A good sign is seen in the Civil Aviation Authority of Thailand (CAAT) having issued its first air operator certificate (AOC) to a commercial airline on February 27, 2017. This marks significant progress, given that Thai aviation has been threatened by safety standard issues since mid-2015. In an attempt to rectify the situation, the government has taken actions that should be helpful. CAAT expects that by this June, it will be able to issue certifications to all nine of Thailand's major airlines, whose combined passengers accounting for 75 percent of the total passenger. Later, it will invite representatives of International Civil Aviation Organization (ICAO) for inspection, which could lead to the lifting of a red flag on Thailand's civil aviation business. On account of this, KResearch believes that Thai aviation may finally negate prior ICAO and FAA (US Federal Aviation Administration) warnings by the latter half of this year, if the planned re-certifications are completed by June.
By surmounting this setback, Thai airlines would be entitled to expand their routes and fully exploit new marketing strategies. Certain airlines, having held off on plans to extend routes to Japan and South Korea, would then be able to proceed. Some would also resume flights to the US. Given this, we foresee a gradual increase in airline business for Thailand this year, over and above the current uptrend. This rosy outlook should continue well into 2018 when more robust growth is anticipated. If the above-stated hindrances are successfully removed, KResearch projects that Thailand's airline business could reach a value of THB288.7 billion in 2017, with a possibility to reach THB306.4 billion in 2018. Otherwise, the value will likely be around THB286.2 billion and 294.5 billion in 2017 and 2018, respectively.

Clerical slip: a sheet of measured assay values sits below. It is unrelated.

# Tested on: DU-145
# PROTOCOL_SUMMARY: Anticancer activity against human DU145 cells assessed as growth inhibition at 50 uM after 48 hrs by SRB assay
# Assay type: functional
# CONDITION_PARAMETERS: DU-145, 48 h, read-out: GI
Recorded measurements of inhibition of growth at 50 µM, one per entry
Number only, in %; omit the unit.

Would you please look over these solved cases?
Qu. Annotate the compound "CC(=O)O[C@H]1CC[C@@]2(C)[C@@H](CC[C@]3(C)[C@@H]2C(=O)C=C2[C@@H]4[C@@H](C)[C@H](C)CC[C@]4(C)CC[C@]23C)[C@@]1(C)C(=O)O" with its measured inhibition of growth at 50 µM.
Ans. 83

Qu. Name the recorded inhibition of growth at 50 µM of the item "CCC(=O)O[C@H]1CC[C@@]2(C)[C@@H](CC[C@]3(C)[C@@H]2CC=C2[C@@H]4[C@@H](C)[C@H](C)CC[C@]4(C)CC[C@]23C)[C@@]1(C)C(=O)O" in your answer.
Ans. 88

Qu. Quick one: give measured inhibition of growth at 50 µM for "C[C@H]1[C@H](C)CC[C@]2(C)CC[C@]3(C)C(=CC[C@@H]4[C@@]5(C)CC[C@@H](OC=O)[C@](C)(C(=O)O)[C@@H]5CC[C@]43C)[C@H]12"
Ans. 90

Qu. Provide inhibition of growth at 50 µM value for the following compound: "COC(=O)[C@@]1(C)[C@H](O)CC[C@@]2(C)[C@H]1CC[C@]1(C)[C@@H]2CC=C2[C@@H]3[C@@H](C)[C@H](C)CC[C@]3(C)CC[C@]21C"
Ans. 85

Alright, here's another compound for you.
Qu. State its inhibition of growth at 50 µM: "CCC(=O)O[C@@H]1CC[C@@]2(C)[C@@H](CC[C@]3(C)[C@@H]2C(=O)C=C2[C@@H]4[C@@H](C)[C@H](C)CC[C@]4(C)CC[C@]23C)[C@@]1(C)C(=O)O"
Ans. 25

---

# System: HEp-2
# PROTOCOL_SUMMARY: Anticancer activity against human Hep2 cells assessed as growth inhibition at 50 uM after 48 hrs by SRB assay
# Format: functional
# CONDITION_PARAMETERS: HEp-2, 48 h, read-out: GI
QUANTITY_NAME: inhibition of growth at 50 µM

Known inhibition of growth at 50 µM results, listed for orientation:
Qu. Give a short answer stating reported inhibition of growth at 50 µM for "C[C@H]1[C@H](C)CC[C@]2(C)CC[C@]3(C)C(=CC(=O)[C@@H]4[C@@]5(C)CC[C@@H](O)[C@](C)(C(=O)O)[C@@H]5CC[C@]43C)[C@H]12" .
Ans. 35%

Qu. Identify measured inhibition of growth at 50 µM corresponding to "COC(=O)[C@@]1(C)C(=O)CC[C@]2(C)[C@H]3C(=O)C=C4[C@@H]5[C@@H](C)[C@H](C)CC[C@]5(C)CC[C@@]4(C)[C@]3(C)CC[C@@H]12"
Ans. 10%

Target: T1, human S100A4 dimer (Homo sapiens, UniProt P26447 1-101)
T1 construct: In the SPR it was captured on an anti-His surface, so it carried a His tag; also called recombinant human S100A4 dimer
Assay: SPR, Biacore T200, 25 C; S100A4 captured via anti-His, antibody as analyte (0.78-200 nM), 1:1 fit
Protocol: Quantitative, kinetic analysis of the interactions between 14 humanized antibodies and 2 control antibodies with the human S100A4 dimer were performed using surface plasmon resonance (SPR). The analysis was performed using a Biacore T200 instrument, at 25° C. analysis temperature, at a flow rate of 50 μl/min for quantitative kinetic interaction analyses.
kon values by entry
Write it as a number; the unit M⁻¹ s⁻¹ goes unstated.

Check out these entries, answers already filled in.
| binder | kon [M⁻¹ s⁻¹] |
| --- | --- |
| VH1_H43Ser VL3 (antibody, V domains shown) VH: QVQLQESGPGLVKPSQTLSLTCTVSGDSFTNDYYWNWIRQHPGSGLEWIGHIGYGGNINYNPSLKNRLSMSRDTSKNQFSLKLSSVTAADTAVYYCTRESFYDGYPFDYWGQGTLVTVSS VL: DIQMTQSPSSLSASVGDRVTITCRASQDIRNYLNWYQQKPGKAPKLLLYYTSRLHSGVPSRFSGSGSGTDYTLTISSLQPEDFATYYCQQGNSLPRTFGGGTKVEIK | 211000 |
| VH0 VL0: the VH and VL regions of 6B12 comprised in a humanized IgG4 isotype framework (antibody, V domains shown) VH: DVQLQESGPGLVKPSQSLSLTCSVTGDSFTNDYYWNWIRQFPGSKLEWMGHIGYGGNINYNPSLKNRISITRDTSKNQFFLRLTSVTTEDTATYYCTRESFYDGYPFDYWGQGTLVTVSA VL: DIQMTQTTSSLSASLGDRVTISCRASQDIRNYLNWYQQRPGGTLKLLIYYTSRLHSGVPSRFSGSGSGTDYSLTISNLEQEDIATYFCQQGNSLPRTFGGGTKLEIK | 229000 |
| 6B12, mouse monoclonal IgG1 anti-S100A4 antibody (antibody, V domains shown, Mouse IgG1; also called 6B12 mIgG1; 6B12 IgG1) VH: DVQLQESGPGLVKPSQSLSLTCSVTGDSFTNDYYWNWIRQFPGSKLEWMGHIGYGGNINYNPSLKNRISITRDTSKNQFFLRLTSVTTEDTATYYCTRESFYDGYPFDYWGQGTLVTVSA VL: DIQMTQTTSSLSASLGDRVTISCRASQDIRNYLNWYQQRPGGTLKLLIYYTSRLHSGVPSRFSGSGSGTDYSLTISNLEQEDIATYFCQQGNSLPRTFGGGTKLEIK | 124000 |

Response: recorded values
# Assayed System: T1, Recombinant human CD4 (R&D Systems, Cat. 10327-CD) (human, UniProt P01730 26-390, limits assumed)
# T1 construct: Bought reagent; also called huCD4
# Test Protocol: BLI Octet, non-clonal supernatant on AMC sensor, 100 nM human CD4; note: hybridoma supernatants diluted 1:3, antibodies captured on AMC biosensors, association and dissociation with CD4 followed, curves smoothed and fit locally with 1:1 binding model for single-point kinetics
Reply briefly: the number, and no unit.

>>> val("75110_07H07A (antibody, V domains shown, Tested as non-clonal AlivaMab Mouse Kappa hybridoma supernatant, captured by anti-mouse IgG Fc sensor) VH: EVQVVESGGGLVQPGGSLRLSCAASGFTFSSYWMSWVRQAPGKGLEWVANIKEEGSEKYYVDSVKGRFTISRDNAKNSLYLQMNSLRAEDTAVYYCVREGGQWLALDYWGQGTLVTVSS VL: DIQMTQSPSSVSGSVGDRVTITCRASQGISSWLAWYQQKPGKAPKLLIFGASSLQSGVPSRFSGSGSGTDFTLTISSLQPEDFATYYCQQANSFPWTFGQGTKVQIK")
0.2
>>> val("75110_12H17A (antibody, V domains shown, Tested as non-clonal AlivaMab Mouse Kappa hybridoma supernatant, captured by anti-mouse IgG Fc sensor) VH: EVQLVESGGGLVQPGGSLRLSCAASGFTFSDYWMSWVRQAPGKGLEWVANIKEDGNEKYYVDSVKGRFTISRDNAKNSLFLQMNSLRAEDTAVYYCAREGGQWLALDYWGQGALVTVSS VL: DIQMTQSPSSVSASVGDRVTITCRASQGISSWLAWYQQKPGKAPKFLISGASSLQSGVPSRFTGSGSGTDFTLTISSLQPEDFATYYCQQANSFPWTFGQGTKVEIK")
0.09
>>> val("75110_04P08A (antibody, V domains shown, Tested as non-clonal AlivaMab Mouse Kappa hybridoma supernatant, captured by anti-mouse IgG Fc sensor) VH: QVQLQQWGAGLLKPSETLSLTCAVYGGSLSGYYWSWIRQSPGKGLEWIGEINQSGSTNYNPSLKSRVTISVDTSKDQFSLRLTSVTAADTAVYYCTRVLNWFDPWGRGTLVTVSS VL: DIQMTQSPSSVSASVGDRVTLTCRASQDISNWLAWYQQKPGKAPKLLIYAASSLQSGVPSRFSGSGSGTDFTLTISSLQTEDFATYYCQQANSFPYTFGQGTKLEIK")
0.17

The improvements in Thailand aviation safety standards needed to restore confidence in our aviation industry will be essential for us to achieve our target of becoming a regional aviation hub. Ready and equipped with the infrastructure and an extensive route network connecting every country in Southeast Asia, Thailand's strength in aviation business is obvious, making the goal realistic. If we achieve that, it will benefit the whole industry, especially businesses involved in aircraft maintenance, repair and overhaul (MRO). This corresponds with the government's naming of the aviation industry as a target industry for the Eastern Economic Corridor (EEC), hoping to make Thailand a regional MRO hub in the future.
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